Skip to comments.Scientists discover Neolithic wine-making
Posted on 11/29/2005 3:38:40 PM PST by SunkenCiv
The discovery that Stone Age humans were interested in growing fruit and developing fermentation processes provides many clues into the lifestyle of early Homo sapiens. The production of wine requires a relatively "stable base of operations," McGovern stated. His research suggests that these early Near East and Egyptian communities would have been more permanent cultures with a stable food supply and domesticated animals and plants. With this abundance of food came the need for containers that were durable and made from a material that was easily pliablelike clay. The porous structure of these clay vessels is what has made it possible for scientists to analyze wine that is thousands of years old.
Clay jars designed to hold about 2.5 gallons were found during an excavation conducted by Mary M. Voigt near the Hajji Firuz Tepe site in the Northern Zagros Mountains of Iran. A yellowish residue discovered inside a jar was tested using a variety of analyses including infrared, liquid chromatographic and wet chemical analyses. The chromatographic test showed the best proof that this was indeed wine by revealing the presence of terebinth tree resin... The tree resin was added to the wine during fermentation to help prevent it from turning to vinegar.
(Excerpt) Read more at unlvrebelyell.com ...
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Premature ageing device that puts old wine in new bottles
http://www.timesonline.co.uk/article/0,,3-1819067,00.html | October 10, 2005 | From Leo Lewis in Hamakita
Posted on 10/10/2005 9:45:54 AM PDT by jasoncann
Fine French wine has new use: Fueling cars
International Herald Tribune/NYT | Oct. 6, 2005 | Craig S. Smith
Posted on 10/07/2005 3:14:00 PM PDT by Tamar1973
It is at least reassuring that some things never change.
I have suspected for many years that what drove earliest agriculture was making fermented drinks, not bread...
Oh, well then, jug wine. Doesn't count.
Come on! You can't tell me that they weren't making Dandelion Wine since the dawn of time, even before they started growing fruit? That's one weed that had to be the first thing blanketing the planet.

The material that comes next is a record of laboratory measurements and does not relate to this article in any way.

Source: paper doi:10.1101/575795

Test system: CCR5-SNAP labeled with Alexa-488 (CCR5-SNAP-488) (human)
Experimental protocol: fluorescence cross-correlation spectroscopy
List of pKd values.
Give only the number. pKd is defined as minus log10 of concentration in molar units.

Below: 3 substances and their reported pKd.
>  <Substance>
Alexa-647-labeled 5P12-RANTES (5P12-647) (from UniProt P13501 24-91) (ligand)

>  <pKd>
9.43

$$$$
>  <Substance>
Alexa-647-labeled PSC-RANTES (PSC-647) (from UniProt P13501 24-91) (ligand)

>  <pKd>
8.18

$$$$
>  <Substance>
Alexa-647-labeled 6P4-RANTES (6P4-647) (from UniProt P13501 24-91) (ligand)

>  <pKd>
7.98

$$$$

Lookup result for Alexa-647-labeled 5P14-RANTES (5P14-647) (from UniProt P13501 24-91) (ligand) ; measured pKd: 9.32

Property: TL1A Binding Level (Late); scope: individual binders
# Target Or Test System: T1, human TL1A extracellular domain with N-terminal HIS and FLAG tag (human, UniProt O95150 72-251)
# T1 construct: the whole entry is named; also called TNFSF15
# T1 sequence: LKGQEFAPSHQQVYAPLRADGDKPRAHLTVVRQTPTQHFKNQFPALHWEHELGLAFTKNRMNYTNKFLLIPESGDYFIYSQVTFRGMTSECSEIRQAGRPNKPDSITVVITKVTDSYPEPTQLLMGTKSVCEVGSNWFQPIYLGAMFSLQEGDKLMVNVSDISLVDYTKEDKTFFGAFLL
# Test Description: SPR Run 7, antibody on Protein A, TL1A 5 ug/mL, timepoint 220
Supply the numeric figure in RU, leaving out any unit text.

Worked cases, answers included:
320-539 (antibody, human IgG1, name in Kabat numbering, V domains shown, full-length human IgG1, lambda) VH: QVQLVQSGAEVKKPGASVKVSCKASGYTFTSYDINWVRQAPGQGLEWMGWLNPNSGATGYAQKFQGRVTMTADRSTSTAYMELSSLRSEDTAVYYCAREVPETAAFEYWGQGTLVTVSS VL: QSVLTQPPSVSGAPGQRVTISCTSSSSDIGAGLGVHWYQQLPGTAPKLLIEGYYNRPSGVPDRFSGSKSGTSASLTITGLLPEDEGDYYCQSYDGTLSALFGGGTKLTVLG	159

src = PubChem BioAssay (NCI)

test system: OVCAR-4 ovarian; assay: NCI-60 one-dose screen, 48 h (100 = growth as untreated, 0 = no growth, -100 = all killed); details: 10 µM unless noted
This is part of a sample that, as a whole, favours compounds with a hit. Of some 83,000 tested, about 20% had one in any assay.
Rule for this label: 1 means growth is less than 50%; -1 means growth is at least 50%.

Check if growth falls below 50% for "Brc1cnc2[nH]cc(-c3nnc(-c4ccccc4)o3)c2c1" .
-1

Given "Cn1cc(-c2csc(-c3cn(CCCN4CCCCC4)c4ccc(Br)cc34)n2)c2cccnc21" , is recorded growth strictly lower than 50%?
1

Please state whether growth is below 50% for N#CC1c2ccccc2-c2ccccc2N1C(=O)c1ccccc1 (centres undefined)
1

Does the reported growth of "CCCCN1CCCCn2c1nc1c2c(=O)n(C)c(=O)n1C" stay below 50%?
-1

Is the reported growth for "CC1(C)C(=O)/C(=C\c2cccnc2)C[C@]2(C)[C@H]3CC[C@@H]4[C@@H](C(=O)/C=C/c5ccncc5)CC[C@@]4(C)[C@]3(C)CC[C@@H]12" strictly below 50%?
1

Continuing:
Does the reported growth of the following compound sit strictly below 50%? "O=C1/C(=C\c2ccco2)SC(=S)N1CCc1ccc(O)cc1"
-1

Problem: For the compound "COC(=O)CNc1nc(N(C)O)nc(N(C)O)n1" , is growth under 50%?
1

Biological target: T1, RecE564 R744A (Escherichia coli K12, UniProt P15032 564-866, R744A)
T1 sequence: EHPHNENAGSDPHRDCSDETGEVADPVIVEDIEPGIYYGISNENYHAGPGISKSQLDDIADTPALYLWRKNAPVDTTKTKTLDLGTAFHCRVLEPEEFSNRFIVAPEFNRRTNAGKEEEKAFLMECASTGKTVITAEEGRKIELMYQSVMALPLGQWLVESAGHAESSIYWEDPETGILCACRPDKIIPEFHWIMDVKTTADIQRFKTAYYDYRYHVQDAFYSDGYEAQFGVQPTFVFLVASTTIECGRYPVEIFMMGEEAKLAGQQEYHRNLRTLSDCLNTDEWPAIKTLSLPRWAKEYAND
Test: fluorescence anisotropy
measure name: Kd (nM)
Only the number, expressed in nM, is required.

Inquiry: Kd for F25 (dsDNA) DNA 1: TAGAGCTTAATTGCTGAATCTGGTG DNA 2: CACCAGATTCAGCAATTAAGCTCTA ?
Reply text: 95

I know my few acres have enough Dandelions to make cases of the stuff each spring, LOL!
I'll share my recipe if anyone's interested...
At least it wasn't jugged fish. The jugged fish is halibut.
Yeah, it's as if, instead of human history going in cycles, it's going in loops. ;')
It may be hard to believe, but we have a wonderful winery here in the Black Hills of South Dakota. Prairie Berry Winery located in Hill City, SD. They have several international award winners and have been hand-crafting wines since 1876, using ingredients native to this area. They use a lot of choke cherries, rhubarb and wild plums. My favorite is their "Red Ass Rhubarb". Really great with poultry and pastas. My husband likes their "Pheasant Reserve". (He's a pheasant hunter....go figure.) It's a light red from grapes and chokecherries. Good with pizza!
I love being able to buy local wines when they are this good.
You can order from their website. www.prairieberry.com.
No, I do not work for them.
Ah, fermentation! Does wonders for anything!
My only problem with non-grape wines, such as dandelion, which I confess to having made in my Earth Mother days, is that they are excessively sweet.
But I'll check out prairieberry. Ya nevah know...
Id like a looksee, please (he says while taking a big draught of mead that finished two days ago).
How long before the Feds want us to register our home brews? Re: Our conversation about tagging our chickens, earlier today! B@stards.
Diana's Dandelion Wine
(Makes about a gallon)
1 gallon dandelion blossoms (pick them right after they've opened, early in the morning and cut the stem as close as you can so you don't get any of the icky Dandelion Milk in with your blossoms. (Need I say to use Dandelions that AREN'T sprayed? Didn't think so.) I use a clean gallon milk jug and fill 'er up with blossoms.
*1 gallon hot water (I usually bring a gallon of water to just this side of boiling)
*Juice of 1 lemon
*3 oranges, peeled and sliced
*4 lbs of sugar
*1 cake of yeast (or one packet, or 2&1/4 tsps.)
Combine water and blossoms in a crock or in your big glass carboy. Let stand for 24 hours, then strain.
Then add the rest of the ingredients in one large crock or put it back into the carboy. Let the mixture set for 3 weeks in a cool, dark place then bottle.
Age the bottles for at least 2 months. Enjoy!
Four pounds of sugar to a gallon of water?
It does sound a bit too much.
I've used 3 lbs sugar and a pound of raisins.
That makes a lot of sense. People stick around for alchohol!
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